I’ve been accused of being a narcissist before. Not in those exact words, but I will never forget the conversation. I was 25 and a good friend of mine and I were talking. She finally said (in a rare pause of my banter), “Natalie, you always talk about you and never ask about me.” Wow, that one hit hard and I felt guilty and ashamed. I had never thought about it before. I wondered where my baby-boomer parents had gone wrong in raising me as a millennial snowflake (who was nothing but extraordinary) who didn’t know the true definition of meaningful discourse. Ever since then, I’ve put a concerted effort into making sure that I ask the other person I’m talking to questions about themselves. It’s a constant reminder in my awkward conversational brain – “ask them about their day, weekend, year…yeah—that’s perfect!” We often run into a narcissism problem in product development, too, and it can stem from fear and shame.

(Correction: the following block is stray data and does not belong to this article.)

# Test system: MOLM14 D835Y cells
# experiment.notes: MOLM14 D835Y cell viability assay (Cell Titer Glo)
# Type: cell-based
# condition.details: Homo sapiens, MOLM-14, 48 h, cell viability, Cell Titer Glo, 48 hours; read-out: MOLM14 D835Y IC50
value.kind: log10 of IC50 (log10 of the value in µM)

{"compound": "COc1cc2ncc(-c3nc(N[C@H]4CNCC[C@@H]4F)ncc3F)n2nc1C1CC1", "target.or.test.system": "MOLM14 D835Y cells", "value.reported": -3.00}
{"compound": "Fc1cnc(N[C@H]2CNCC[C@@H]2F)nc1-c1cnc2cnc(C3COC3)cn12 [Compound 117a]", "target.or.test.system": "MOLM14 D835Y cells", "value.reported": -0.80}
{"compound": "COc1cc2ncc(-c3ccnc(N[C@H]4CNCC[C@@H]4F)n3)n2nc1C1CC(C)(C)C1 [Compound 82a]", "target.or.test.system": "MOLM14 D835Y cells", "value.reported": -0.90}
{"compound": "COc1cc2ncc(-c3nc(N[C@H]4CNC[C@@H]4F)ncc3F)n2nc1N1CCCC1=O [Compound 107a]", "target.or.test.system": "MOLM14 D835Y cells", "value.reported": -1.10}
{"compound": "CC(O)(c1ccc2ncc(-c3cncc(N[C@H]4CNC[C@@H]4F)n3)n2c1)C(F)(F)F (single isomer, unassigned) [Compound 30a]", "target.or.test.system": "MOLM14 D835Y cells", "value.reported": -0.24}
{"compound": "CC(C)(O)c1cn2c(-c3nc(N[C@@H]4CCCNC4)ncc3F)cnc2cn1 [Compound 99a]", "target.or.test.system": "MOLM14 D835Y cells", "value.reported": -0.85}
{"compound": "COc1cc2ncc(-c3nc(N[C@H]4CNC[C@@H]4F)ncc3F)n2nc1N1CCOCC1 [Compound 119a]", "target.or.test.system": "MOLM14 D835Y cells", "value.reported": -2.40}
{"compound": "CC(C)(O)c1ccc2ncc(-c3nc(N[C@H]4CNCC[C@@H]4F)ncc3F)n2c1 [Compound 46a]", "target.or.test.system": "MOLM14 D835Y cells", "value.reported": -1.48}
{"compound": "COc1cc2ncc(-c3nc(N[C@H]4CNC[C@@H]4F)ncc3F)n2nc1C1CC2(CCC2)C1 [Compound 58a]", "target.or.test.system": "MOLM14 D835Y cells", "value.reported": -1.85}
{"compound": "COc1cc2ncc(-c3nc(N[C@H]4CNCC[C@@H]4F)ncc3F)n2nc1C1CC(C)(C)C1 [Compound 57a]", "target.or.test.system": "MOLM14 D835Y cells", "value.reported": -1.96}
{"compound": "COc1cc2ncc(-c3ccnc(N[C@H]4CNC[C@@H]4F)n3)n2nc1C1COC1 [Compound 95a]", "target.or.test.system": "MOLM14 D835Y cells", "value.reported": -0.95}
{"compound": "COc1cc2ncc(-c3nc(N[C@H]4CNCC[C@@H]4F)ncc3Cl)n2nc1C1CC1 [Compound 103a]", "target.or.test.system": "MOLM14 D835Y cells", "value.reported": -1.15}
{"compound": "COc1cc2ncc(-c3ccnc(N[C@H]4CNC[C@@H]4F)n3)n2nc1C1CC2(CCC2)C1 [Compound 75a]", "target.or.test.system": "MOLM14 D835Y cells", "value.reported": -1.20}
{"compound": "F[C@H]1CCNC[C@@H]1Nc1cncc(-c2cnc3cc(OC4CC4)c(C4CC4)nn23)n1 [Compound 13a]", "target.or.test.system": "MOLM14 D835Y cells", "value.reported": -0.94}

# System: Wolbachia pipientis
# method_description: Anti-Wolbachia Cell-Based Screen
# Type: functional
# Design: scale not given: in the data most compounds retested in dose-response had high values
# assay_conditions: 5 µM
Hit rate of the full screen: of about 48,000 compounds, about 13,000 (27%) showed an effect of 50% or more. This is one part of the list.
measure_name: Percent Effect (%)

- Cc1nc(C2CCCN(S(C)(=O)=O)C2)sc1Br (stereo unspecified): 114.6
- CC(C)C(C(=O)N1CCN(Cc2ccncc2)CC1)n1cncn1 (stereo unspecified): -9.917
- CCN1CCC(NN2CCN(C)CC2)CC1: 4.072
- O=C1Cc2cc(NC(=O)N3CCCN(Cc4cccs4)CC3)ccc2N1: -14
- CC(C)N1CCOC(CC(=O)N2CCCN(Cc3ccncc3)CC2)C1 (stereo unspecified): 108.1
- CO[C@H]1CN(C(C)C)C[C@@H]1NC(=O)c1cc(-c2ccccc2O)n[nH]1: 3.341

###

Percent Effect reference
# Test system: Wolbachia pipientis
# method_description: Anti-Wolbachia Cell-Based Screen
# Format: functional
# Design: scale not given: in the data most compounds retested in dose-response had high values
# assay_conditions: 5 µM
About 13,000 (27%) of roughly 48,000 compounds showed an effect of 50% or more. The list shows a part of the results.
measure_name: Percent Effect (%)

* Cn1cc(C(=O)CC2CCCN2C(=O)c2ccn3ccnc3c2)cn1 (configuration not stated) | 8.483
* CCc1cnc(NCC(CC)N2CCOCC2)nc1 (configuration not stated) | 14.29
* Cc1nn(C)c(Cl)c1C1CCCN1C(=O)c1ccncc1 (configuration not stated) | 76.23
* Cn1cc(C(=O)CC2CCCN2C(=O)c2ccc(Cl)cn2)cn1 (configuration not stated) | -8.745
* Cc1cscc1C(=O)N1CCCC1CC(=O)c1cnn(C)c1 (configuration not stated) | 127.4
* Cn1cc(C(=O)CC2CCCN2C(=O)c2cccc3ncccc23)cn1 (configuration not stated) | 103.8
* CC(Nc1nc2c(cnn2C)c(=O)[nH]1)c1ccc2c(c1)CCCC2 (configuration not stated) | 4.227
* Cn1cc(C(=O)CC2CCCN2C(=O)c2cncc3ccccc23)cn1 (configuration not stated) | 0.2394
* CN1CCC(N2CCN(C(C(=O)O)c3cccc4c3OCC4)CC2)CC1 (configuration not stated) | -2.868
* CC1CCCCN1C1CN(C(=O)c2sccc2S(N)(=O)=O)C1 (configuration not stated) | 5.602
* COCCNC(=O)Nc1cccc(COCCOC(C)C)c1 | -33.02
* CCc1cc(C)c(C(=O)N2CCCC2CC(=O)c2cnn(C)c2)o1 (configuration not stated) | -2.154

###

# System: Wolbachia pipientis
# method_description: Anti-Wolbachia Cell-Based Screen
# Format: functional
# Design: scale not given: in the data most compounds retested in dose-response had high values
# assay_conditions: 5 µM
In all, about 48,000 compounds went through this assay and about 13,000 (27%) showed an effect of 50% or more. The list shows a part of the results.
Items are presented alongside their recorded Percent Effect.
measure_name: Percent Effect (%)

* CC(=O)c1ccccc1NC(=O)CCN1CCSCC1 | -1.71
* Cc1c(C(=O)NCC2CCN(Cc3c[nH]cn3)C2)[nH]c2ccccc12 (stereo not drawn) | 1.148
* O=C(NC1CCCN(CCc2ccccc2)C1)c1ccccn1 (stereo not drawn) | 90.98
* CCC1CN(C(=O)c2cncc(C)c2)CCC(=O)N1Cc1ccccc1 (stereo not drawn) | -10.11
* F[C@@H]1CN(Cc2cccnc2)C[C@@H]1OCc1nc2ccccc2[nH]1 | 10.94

Let’s talk about cost of delay – the cost of having NOT done something. Basically the opportunity cost of choosing to do one thing over another. Seems simple enough but it’s not.
This is a good follow on to the velocity and capacity discussion. If velocity is the amount of new feature work we can get done in a sprint and capacity is the amount of bandwidth we have in the sprint, other stuff fills in the delta between velocity and capacity. SO…do we estimate it?
We have a problem. Ok, I have a problem. I’m realizing velocity is often being used as a synonym for team capacity. In fact, I’ve done it, too. Don’t think that’s a problem? Well it impacts our forecasting, estimation, team health, and organizational expectations.